3D Printing Now Good Enough for Final & Spare Car Parts

To no one's surprise, BMW, an HP ecosystem partner, intends to expand the use of 3D printing in its cars even more in the future. But it may be news to some that the carmaker has already incorporated more than 10,000 3D-printed parts in the Rolls-Royce Phantom. Meanwhile, Daimler has started using additive manufacturing (AM) technologies for producing spare parts in Mercedes-Benz Trucks.

BMW, an early adopter of AM in cars, says it's been using 3D-printed components for end production parts since 2012 in the Rolls-Royce Phantom. Since the beginning of this year, the carmaker has also been producing parts using these methods for its new Rolls-Royce Dawn luxury car. That's been going on at its Additive Manufacturing Centre, part of the company's Research and Innovation Centre in Munich.

The company's plans to expand the role of 3D printing in series manufacturing are based on expectations of much faster production speeds from newer planar additive technologies. These include HP's Multi-Jet Fusion, which will be used for the first time in car manufacturing by BMW, as well as Carbon's CLIP (Continuous Liquid Interface Production) method. Both use different techniques, either infrared sources or beamers, respectively, to expose the full surface of each layer, instead of point-to-point layering techniques such as lasers.

Parts made already for the Rolls-Royce Phantom include plastic holders for hazard-warning lights, center lock buttons, electronic parking brakes, and sockets. These represent one step on the way to using additive technologies on a much wider scale in the future to reduce production times, said Udo Hanle, BMW's head of production strategy, technical integration. "By utilizing new technologies, we will be able to shorten production times further in the future and increasingly exploit the potential of tool-less manufacturing methods."


According to Jens Ertel, head of the BMW Group's Additive Manufacturing Center, "Planar technologies are central to the use of additive processes in series production. The most recent example can be found in the preliminary trials of the HP Multi Jet Fusion technology. The process will initially be used in prototyping, but we plan to extend it into series production over the long term." In addition, the company has employed additive techniques in tool-making and manufacturing equipment.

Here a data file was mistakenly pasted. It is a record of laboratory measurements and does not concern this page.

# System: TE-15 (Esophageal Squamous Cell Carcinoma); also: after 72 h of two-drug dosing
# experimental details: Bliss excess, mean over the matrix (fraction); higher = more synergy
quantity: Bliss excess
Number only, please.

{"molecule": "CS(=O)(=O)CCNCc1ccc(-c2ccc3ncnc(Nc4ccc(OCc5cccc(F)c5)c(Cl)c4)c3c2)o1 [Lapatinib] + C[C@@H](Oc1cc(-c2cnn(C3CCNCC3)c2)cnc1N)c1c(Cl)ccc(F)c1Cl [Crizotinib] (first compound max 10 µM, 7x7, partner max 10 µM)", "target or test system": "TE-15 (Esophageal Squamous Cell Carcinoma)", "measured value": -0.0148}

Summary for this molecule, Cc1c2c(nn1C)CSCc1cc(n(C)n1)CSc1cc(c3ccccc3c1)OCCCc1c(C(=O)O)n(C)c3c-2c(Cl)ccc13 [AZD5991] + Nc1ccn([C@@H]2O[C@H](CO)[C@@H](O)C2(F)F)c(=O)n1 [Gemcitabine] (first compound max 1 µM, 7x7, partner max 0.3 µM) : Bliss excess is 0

For its part, Daimler began producing after-sale spare parts for its Mercedes-Benz Trucks last September. To date, 30 different parts have been made available on demand. The company says using selective laser sintering (SLS) to make spare parts is economical, since there's no warehousing needed, and makes it possible to produce parts quickly, even in small quantities.

Daimler already makes more than 100,000 prototypes for its divisions each year using 3D printing. The practice is now the standard method for making high-quality plastic spare parts in the Customer Services & Parts sector. Examples include covers, spacers, spring caps, air and cable ducts, clamps, mountings, and control elements.

Additive manufacturing makes it possible to extend the life of truck models by maintaining spare parts production for those with very low demand, including models that are no longer produced. Using other methods, this can be uneconomical.

Ann R. Thryft is senior technical editor, materials & assembly, for Design News. She's been writing about manufacturing- and electronics-related technologies for 28 years, covering manufacturing materials & processes, alternative energy, and robotics. In the past, she's also written about machine vision and all kinds of communications.

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